Women Physicians Need The Courage To Lead



By Barbara Sibbald

CMA News

January 12, 1999


By 2025, half of Canada's prac­ticing physicians will be women. But will the same pro­ portion be leaders in management, politics and academia? In late November, the CMA's fourth annual Leadership Workshop for Medical Women addressed that question by providing practical training, role models and net­ working opportunities for 90 potential leaders.


Linda Tarrant, an expert in the management of change, began the workshop by outlining the five steps that must be taken to be a leader. Begin, she says, by branding yourself. What do you stand for? What makes you unique? Next, a leader must be knowledgeable and credible in a range of areas. Tarrant advised continual learning through CMA's Physician Manager Institute. "It's the best thing in Canada to move you into leadership." Thirdly, aspiring leaders need to feel worthy by discovering what they have to offer and formulating their vision.


Dr. Donna Stewart spoke about opportunities for leadership in women's health during the CMA's leadership Workshop for Medical Women Leaders must also get con­nected by sitting on the right committees and becoming "visible." How can I get connected? Where do I have to be? "We spend more time planning our vacations than our lives," says Tarrant. She said leaders need to act with courage because "leadership is not easy, we'll lose friends, peers will call us turn­ coats, people will be mad at us." She advises getting people on­ side prior to meetings and re­membering to attack ideas, not the people who have devised them. "It takes courage to be an authentic leader," she said.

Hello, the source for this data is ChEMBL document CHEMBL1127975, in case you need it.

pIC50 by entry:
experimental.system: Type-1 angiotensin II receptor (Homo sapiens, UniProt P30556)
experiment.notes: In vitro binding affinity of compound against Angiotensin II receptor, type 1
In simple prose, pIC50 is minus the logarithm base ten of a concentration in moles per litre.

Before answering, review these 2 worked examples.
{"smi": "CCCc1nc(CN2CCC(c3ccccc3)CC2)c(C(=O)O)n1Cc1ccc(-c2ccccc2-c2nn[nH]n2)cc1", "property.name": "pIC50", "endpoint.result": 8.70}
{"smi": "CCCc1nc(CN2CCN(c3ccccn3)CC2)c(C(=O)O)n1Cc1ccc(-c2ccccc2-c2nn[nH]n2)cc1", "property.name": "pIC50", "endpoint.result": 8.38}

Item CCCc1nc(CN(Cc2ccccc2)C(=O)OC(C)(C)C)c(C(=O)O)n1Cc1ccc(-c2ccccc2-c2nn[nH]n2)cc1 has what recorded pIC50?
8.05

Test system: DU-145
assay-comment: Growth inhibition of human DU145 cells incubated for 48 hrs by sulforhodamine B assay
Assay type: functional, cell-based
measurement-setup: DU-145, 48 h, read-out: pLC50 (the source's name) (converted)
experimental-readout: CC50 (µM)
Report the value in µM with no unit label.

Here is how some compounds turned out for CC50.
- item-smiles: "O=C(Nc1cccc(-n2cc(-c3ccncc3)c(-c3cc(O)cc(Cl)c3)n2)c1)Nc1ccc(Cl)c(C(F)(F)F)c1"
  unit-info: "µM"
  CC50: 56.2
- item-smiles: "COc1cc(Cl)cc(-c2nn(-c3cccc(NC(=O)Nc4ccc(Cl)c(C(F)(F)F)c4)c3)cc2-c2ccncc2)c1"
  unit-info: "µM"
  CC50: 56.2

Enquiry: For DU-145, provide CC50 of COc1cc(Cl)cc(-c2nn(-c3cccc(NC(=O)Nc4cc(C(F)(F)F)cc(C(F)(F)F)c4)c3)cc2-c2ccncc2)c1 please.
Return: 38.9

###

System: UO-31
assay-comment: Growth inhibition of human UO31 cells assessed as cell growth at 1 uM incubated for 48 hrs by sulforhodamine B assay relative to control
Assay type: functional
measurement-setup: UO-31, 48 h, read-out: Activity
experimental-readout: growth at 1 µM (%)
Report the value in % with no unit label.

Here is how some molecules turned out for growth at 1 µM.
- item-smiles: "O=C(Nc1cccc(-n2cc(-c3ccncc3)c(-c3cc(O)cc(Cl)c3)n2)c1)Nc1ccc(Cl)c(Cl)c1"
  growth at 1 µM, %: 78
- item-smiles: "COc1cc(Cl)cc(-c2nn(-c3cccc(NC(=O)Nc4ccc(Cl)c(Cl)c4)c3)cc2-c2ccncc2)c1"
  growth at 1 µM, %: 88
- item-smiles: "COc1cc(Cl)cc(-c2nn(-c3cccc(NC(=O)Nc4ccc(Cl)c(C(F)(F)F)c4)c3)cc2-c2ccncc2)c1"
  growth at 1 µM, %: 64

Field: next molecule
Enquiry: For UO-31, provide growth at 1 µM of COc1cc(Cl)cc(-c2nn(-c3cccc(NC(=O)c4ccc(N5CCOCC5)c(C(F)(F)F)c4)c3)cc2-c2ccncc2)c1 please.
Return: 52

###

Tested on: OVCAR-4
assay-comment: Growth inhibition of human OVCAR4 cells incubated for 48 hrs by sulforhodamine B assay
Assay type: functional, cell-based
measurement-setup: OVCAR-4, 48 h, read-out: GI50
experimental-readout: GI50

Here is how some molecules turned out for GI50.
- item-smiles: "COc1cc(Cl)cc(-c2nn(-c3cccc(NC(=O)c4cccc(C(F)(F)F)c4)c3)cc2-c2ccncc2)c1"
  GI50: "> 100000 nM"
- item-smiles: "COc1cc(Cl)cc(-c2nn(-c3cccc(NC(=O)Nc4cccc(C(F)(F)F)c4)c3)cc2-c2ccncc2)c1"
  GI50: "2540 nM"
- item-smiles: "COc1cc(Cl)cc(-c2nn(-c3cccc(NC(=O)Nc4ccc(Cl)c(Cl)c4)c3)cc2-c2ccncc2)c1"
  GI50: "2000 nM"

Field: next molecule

Dr. Donna Stewart, chair of the Department of Women's Health at the Toronto Hospital, pointed out that it is still possible to develop innovative programs, even in times of economic cutbacks, by linking up with the right people. Her research program received a $lO-million grant from a variety of sources for the 1997-98 acad­emic year.


Ottawa psychiatrist Mamta Gautam spoke about physician health and well-being, and identi­fied specific stressors facing fe­male physicians. These include discrimination, a lack of mentors and role models, life-stage considerations such as having chil­dren in mid-career, multiple roles and marital issues. She pointed to a number of ways to keep stress positive: learn to say no, take time off regularly, create a financial plan, and laugh and let go of guilt and unrealistic expectations.


The conference ended on a motivational note with a talk from longtime broadcast jour­nalist Pamela Wallin, who cautioned that physicians must be flexible when they deal with today's more knowledgeable patients.